Referring now to FIGS. 7A-7C, the operation of a specific implementation of the second embodiment of the present invention is illustrated. Assume for purposes of discussion that X=5.000,000 MHz, N=1.000,000 MHz, X+N=6.000,000 MHz, X-N=4.000,000 MHz, X'/M=1.000,000 MHz, and X"/M'=1.000,000 MHz. This "locked in" condition is shown in FIG. 7A, causing a control signal on the master loop for controlling master oscillator 640 to be indicative of no frequency change.
Suppose for purposes of explanation that the value of X from master oscillator 640 changes by 1 Hz so that X=5.000,001 MHz. As shown in FIG. 7B, this causes the signal X+N=6.000,001,2 MHz, and the signal X-N=4.000,008 MHz. Loop 2 thus produces a value for X'/M=1.000,002 MHz. Similarly, loop 1 produces a value for X"/M'=1.000001 MHz. The value of the control signal from comparator 662 is 0.1 Hz, which causes the frequency value of X to start moving back to the desired X=5.000,000 MHz.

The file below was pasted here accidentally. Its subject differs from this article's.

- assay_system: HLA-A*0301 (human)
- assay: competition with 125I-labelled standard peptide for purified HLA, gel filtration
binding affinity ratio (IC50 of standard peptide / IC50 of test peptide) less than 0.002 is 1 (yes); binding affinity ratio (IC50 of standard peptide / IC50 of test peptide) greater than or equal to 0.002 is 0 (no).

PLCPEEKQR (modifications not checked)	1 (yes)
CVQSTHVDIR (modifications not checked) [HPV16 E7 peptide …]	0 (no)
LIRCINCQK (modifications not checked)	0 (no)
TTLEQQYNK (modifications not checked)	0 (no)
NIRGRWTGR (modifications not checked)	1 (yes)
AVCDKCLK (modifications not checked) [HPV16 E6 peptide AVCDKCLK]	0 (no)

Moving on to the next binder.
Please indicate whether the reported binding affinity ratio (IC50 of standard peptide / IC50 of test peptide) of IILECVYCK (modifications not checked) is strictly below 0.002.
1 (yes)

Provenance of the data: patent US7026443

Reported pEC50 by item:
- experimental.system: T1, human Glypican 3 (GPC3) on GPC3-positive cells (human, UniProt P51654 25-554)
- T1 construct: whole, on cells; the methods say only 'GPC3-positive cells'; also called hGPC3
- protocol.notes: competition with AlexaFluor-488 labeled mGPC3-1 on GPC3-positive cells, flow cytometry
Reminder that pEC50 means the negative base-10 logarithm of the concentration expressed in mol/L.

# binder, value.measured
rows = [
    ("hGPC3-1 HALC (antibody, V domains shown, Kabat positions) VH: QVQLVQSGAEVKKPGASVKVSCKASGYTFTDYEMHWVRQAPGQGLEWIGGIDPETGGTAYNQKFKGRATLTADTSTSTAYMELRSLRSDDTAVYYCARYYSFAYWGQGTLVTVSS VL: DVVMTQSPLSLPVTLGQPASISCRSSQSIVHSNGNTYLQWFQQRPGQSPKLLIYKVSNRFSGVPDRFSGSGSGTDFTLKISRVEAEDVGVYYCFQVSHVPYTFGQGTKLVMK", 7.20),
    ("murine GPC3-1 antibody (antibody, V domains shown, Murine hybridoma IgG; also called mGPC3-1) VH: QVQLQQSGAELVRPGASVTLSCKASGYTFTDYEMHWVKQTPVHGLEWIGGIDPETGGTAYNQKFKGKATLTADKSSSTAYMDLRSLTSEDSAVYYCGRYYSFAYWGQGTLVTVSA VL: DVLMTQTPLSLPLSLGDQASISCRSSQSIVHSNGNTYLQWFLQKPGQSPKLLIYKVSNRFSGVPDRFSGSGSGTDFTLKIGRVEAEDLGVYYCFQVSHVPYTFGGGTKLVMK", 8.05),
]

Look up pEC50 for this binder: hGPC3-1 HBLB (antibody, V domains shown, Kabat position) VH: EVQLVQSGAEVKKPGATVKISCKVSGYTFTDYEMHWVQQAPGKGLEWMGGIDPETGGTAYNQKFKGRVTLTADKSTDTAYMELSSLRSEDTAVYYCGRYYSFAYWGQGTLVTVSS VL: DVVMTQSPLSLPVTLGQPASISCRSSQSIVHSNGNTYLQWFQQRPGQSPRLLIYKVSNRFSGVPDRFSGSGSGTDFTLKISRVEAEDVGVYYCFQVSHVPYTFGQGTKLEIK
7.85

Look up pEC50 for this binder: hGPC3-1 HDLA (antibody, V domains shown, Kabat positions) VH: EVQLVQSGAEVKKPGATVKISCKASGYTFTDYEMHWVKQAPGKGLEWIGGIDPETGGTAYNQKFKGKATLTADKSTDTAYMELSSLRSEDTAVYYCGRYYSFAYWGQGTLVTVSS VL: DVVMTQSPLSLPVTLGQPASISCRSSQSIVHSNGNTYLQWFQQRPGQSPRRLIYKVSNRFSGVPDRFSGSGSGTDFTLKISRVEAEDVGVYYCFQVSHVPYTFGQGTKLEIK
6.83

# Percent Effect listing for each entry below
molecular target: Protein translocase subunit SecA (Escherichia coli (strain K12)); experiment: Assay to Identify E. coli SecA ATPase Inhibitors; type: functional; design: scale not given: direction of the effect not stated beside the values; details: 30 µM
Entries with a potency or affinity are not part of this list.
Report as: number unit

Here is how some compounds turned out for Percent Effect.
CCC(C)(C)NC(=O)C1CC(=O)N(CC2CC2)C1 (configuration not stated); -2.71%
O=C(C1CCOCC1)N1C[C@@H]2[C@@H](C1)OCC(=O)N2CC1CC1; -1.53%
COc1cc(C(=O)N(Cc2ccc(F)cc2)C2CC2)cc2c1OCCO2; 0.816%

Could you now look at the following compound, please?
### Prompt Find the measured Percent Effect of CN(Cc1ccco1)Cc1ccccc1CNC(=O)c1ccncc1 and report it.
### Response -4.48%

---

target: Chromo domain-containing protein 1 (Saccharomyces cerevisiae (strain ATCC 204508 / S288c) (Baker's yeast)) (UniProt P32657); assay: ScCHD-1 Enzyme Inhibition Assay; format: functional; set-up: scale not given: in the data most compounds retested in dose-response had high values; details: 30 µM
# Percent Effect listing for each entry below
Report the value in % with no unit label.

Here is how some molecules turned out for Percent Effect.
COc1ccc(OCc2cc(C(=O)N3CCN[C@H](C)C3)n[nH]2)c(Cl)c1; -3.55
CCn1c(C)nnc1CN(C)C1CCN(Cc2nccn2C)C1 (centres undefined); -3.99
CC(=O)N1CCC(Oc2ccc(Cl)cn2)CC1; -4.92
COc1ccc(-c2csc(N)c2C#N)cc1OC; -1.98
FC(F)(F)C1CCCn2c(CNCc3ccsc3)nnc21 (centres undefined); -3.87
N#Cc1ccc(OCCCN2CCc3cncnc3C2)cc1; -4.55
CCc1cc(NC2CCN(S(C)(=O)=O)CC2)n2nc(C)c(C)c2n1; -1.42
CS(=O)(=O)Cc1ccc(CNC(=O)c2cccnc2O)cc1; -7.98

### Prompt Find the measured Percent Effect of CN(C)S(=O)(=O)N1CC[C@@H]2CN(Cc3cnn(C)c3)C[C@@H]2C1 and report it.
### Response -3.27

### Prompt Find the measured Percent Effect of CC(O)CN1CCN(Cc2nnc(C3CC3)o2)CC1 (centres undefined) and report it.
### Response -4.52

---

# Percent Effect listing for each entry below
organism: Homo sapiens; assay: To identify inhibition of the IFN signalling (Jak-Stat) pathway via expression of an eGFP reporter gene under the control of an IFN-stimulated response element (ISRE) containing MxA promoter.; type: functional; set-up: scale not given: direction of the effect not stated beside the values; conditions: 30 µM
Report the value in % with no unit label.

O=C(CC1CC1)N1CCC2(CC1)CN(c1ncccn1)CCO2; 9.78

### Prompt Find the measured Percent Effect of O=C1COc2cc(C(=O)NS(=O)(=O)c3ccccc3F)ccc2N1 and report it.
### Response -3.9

FIG. 7C illustrates the correction process half way between the deviation of FIG. 7B and the desired "locked in" condition of FIG. 7A. As shown, the frequency value of the output of master oscillator 640 is X=5.000,005 MHz, thus producing a control signal having a value of 0.05 Hz. The correction continues until the locked in condition of FIG. 7A is again attained.
Note that loop 2 moves at twice the frequency rate of loop 1. Also note that the value of X'/M<X"/M' when X is less than the desired "locked in" value. This means that the embodiment exhibits a very high degree of control over the value of X from master oscillator 640 both with respect to short and long term time periods. Note that long term stability is indicated by the mathematics, while short term stability is determined by the slew rate of the three loops. Integration (not shown) can be added to each of the three loops to effectively control the amount of short term instability.